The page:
The state elections board released some documents Tuesday related to its investigation of alleged absentee ballot fraud in Bladen County, which includes part of the 9th Congressional District. The board declined last week to certify the results favoring Republican Mark Harris because of its investigation.

The board sent letters in late October and early November warning people who had requested absentee ballots that only the voter or a near relative can mail a completed ballot or take it to the county elections board.

In affidavits offered by the state Democratic Party, voters described a woman coming to their homes to collect absentee ballots, whether or not they had been completed properly. State law bars this kind of “harvesting” of absentee ballots.


Teen who killed parents sentenced to 40 years

AUGUSTA, Maine (AP) — A Maine teenager who told authorities she “snapped” and killed her parents while struggling with gender identity has been sentenced to 40 years in prison.

A judge imposed the sentence Tuesday on now 20-year-old Andrea Balcer (BAHL’-sur) minutes after she asked for the forgiveness of her remaining family members, including her brother who she spared.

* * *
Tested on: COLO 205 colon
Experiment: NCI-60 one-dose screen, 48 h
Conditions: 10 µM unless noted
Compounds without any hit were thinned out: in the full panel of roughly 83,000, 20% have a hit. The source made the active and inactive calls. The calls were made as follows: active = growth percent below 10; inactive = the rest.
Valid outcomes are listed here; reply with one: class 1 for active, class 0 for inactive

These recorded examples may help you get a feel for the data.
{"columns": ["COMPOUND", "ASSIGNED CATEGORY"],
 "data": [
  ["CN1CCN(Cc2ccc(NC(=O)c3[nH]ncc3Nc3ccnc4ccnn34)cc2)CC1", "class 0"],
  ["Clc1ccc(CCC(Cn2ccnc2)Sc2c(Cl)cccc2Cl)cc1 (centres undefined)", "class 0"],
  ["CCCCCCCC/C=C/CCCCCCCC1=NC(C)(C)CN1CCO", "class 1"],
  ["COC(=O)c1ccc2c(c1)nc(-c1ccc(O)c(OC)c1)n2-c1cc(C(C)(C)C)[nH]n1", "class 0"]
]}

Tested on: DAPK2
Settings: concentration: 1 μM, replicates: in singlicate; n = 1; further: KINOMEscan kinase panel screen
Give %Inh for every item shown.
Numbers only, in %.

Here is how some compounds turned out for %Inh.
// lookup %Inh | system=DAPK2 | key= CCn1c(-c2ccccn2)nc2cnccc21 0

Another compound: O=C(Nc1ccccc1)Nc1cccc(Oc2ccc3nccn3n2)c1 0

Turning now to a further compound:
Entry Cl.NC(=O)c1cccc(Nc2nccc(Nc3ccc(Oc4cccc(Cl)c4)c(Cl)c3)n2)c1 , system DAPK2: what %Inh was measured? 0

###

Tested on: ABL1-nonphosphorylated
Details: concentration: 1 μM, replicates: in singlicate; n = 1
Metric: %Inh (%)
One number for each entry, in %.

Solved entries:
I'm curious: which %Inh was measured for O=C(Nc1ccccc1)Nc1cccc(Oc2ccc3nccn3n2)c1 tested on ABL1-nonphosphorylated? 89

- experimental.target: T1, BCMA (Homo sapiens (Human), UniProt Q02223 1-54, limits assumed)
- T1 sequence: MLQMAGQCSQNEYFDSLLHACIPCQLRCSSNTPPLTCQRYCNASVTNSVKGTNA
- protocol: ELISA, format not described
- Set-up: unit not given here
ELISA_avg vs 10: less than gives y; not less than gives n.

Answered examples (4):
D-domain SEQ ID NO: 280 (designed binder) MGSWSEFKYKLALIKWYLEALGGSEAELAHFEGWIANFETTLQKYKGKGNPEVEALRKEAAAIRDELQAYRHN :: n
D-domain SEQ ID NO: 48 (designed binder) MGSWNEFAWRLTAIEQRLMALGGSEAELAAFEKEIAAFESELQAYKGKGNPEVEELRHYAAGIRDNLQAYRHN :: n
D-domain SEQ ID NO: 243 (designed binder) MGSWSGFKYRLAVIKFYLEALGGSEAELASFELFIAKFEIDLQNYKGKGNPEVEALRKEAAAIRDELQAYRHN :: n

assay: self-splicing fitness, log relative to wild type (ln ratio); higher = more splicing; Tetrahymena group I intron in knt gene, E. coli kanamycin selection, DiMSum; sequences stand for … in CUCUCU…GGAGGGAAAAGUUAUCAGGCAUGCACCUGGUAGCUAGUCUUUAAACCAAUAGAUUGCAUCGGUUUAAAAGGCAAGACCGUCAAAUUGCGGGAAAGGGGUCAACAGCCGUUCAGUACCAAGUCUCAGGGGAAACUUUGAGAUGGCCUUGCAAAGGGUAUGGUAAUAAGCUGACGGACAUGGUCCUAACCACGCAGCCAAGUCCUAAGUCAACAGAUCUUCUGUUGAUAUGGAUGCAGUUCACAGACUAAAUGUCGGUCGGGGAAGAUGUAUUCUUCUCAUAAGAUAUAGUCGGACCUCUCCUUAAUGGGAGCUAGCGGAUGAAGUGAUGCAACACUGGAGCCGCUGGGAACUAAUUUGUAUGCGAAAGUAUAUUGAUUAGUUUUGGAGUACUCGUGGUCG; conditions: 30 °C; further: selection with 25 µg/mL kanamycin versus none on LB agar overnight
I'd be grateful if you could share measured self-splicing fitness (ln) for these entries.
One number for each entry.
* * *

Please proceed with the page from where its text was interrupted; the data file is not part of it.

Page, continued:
Her attorney argued that Balcer was transitioning from male to female in isolation and without family support. She had no criminal record before the killing on Oct. 31, 2016, in the family’s Winthrop home. She was 17 then.

Family and friends disputed any notion that the parents, Alice and Antonio Balcer, weren’t supportive of their daughter.

Carl Pierce, Alice Balcer’s brother, said the suggestion that gender identity played a role was an “insult” to the parents’ memory.


Cuba to begin full internet access for mobile phones

HAVANA (AP) — Cuba says its citizens will be offered full internet access on mobile phones beginning Thursday, becoming one of the last nations to do so.

Mayra Arevich is president of the Cuban state telecom monopoly. She announced on national television Tuesday evening that Cubans can begin contracting 3G service for the first time Thursday.

Until now, Cubans have had access only to state-run email accounts on their phones.